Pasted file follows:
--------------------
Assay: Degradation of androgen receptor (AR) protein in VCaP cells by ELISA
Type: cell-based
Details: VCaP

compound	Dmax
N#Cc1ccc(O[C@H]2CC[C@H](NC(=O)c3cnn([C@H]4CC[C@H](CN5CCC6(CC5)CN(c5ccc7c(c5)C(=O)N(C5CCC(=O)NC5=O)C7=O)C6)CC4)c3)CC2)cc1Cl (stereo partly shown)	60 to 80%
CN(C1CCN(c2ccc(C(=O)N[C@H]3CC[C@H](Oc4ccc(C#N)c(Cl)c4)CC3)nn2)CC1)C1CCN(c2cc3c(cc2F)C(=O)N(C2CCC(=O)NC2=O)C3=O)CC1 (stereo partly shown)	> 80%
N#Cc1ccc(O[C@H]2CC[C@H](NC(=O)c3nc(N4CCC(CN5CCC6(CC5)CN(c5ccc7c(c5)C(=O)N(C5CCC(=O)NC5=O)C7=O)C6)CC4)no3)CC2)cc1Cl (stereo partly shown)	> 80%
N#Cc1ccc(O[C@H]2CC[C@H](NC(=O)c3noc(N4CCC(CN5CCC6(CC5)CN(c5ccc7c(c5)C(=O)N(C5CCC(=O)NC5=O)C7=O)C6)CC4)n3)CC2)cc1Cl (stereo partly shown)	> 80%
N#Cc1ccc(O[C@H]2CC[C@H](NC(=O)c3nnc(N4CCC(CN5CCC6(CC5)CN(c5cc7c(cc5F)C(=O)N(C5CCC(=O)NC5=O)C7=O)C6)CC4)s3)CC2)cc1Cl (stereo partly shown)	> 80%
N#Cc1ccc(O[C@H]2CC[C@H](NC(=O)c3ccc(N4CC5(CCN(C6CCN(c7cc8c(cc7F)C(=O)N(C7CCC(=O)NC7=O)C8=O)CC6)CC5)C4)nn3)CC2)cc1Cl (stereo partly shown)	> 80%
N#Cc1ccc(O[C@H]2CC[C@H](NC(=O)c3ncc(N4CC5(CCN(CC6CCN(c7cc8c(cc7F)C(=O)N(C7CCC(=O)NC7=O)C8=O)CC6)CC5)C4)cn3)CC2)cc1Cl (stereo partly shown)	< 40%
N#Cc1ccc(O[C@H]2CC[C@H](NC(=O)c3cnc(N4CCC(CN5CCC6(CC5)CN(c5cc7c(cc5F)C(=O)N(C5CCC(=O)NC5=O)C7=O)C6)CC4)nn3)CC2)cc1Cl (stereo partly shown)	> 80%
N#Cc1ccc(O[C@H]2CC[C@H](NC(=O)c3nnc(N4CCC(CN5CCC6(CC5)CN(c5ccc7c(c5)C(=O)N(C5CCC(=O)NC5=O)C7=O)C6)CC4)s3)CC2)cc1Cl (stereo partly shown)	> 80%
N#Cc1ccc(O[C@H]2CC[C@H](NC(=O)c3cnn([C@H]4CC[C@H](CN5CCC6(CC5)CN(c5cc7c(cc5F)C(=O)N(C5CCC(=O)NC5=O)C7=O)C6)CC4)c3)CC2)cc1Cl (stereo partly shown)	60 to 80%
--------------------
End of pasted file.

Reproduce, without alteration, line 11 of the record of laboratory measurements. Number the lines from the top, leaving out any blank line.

N#Cc1ccc(O[C@H]2CC[C@H](NC(=O)c3ncc(N4CC5(CCN(CC6CCN(c7cc8c(cc7F)C(=O)N(C7CCC(=O)NC7=O)C8=O)CC6)CC5)C4)cn3)CC2)cc1Cl (stereo partly shown)	< 40%